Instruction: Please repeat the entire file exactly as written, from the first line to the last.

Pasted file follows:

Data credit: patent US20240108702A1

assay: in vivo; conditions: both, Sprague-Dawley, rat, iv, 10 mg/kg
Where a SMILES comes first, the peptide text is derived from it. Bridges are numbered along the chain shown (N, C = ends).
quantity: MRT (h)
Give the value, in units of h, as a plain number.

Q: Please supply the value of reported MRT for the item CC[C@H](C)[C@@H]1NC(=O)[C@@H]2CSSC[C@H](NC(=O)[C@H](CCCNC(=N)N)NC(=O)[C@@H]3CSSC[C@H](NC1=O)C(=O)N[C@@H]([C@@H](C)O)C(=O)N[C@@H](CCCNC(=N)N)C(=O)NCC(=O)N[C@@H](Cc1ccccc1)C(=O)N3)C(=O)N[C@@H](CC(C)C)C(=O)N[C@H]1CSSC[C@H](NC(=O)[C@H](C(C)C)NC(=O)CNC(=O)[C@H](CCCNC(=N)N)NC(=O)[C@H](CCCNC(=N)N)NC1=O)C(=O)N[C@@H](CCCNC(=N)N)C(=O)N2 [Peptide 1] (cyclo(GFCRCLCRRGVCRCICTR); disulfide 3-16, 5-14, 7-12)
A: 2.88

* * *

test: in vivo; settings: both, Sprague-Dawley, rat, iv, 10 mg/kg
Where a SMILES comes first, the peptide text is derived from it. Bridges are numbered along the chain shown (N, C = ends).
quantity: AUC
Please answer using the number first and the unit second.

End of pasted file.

Data credit: patent US20240108702A1

assay: in vivo; conditions: both, Sprague-Dawley, rat, iv, 10 mg/kg
Where a SMILES comes first, the peptide text is derived from it. Bridges are numbered along the chain shown (N, C = ends).
quantity: MRT (h)
Give the value, in units of h, as a plain number.

Q: Please supply the value of reported MRT for the item CC[C@H](C)[C@@H]1NC(=O)[C@@H]2CSSC[C@H](NC(=O)[C@H](CCCNC(=N)N)NC(=O)[C@@H]3CSSC[C@H](NC1=O)C(=O)N[C@@H]([C@@H](C)O)C(=O)N[C@@H](CCCNC(=N)N)C(=O)NCC(=O)N[C@@H](Cc1ccccc1)C(=O)N3)C(=O)N[C@@H](CC(C)C)C(=O)N[C@H]1CSSC[C@H](NC(=O)[C@H](C(C)C)NC(=O)CNC(=O)[C@H](CCCNC(=N)N)NC(=O)[C@H](CCCNC(=N)N)NC1=O)C(=O)N[C@@H](CCCNC(=N)N)C(=O)N2 [Peptide 1] (cyclo(GFCRCLCRRGVCRCICTR); disulfide 3-16, 5-14, 7-12)
A: 2.88

* * *

test: in vivo; settings: both, Sprague-Dawley, rat, iv, 10 mg/kg
Where a SMILES comes first, the peptide text is derived from it. Bridges are numbered along the chain shown (N, C = ends).
quantity: AUC
Please answer using the number first and the unit second.